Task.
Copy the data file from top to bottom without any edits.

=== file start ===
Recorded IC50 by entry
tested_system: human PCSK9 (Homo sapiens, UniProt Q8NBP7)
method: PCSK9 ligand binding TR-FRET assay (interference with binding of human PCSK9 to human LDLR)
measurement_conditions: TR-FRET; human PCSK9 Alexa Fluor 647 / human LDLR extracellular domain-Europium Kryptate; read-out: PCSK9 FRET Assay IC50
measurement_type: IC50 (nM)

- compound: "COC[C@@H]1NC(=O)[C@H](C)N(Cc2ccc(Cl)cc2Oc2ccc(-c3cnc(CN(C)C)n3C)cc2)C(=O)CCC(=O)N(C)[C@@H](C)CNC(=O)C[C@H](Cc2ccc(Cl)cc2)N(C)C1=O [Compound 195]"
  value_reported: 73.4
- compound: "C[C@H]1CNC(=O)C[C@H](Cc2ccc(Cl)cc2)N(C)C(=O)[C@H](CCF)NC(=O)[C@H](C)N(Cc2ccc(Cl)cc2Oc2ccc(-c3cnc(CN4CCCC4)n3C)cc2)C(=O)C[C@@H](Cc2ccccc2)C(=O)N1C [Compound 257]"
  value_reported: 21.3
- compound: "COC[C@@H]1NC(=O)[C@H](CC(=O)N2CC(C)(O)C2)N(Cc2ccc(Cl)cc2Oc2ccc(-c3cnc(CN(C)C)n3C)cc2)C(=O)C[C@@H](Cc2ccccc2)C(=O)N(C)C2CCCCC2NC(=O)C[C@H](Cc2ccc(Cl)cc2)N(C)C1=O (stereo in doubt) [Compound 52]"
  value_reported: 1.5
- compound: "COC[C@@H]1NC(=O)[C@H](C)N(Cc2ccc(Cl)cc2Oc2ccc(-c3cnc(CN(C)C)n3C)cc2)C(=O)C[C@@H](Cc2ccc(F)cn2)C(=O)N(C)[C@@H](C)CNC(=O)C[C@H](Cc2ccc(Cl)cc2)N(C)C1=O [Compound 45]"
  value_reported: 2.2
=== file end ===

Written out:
Recorded IC50 by entry
tested_system: human PCSK9 (Homo sapiens, UniProt Q8NBP7)
method: PCSK9 ligand binding TR-FRET assay (interference with binding of human PCSK9 to human LDLR)
measurement_conditions: TR-FRET; human PCSK9 Alexa Fluor 647 / human LDLR extracellular domain-Europium Kryptate; read-out: PCSK9 FRET Assay IC50
measurement_type: IC50 (nM)

- compound: "COC[C@@H]1NC(=O)[C@H](C)N(Cc2ccc(Cl)cc2Oc2ccc(-c3cnc(CN(C)C)n3C)cc2)C(=O)CCC(=O)N(C)[C@@H](C)CNC(=O)C[C@H](Cc2ccc(Cl)cc2)N(C)C1=O [Compound 195]"
  value_reported: 73.4
- compound: "C[C@H]1CNC(=O)C[C@H](Cc2ccc(Cl)cc2)N(C)C(=O)[C@H](CCF)NC(=O)[C@H](C)N(Cc2ccc(Cl)cc2Oc2ccc(-c3cnc(CN4CCCC4)n3C)cc2)C(=O)C[C@@H](Cc2ccccc2)C(=O)N1C [Compound 257]"
  value_reported: 21.3
- compound: "COC[C@@H]1NC(=O)[C@H](CC(=O)N2CC(C)(O)C2)N(Cc2ccc(Cl)cc2Oc2ccc(-c3cnc(CN(C)C)n3C)cc2)C(=O)C[C@@H](Cc2ccccc2)C(=O)N(C)C2CCCCC2NC(=O)C[C@H](Cc2ccc(Cl)cc2)N(C)C1=O (stereo in doubt) [Compound 52]"
  value_reported: 1.5
- compound: "COC[C@@H]1NC(=O)[C@H](C)N(Cc2ccc(Cl)cc2Oc2ccc(-c3cnc(CN(C)C)n3C)cc2)C(=O)C[C@@H](Cc2ccc(F)cn2)C(=O)N(C)[C@@H](C)CNC(=O)C[C@H](Cc2ccc(Cl)cc2)N(C)C1=O [Compound 45]"
  value_reported: 2.2